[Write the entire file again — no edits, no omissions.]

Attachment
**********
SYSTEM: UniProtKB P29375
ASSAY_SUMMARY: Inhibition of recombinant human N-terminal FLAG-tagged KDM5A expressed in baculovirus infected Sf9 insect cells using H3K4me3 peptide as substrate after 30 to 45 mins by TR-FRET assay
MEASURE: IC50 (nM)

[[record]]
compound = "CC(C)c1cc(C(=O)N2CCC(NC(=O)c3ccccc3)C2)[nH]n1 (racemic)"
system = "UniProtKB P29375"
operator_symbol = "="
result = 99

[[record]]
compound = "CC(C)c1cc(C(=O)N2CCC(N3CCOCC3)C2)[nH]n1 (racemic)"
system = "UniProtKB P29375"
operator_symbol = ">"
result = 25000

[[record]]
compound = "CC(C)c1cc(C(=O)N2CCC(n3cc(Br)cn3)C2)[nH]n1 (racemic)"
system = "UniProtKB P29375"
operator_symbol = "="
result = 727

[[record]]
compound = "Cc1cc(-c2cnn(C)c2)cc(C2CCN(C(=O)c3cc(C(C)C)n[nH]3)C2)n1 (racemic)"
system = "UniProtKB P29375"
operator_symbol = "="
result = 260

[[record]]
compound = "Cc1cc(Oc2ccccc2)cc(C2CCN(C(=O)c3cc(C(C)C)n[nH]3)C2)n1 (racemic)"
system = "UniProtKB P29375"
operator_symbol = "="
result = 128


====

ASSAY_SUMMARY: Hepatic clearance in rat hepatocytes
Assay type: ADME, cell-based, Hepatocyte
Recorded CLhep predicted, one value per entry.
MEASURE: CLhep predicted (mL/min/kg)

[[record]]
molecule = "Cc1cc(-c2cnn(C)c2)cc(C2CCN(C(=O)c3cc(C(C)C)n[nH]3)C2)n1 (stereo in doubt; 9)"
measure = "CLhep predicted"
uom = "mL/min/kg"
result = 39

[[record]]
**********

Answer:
SYSTEM: UniProtKB P29375
ASSAY_SUMMARY: Inhibition of recombinant human N-terminal FLAG-tagged KDM5A expressed in baculovirus infected Sf9 insect cells using H3K4me3 peptide as substrate after 30 to 45 mins by TR-FRET assay
MEASURE: IC50 (nM)

[[record]]
compound = "CC(C)c1cc(C(=O)N2CCC(NC(=O)c3ccccc3)C2)[nH]n1 (racemic)"
system = "UniProtKB P29375"
operator_symbol = "="
result = 99

[[record]]
compound = "CC(C)c1cc(C(=O)N2CCC(N3CCOCC3)C2)[nH]n1 (racemic)"
system = "UniProtKB P29375"
operator_symbol = ">"
result = 25000

[[record]]
compound = "CC(C)c1cc(C(=O)N2CCC(n3cc(Br)cn3)C2)[nH]n1 (racemic)"
system = "UniProtKB P29375"
operator_symbol = "="
result = 727

[[record]]
compound = "Cc1cc(-c2cnn(C)c2)cc(C2CCN(C(=O)c3cc(C(C)C)n[nH]3)C2)n1 (racemic)"
system = "UniProtKB P29375"
operator_symbol = "="
result = 260

[[record]]
compound = "Cc1cc(Oc2ccccc2)cc(C2CCN(C(=O)c3cc(C(C)C)n[nH]3)C2)n1 (racemic)"
system = "UniProtKB P29375"
operator_symbol = "="
result = 128


====

ASSAY_SUMMARY: Hepatic clearance in rat hepatocytes
Assay type: ADME, cell-based, Hepatocyte
Recorded CLhep predicted, one value per entry.
MEASURE: CLhep predicted (mL/min/kg)

[[record]]
molecule = "Cc1cc(-c2cnn(C)c2)cc(C2CCN(C(=O)c3cc(C(C)C)n[nH]3)C2)n1 (stereo in doubt; 9)"
measure = "CLhep predicted"
uom = "mL/min/kg"
result = 39

[[record]]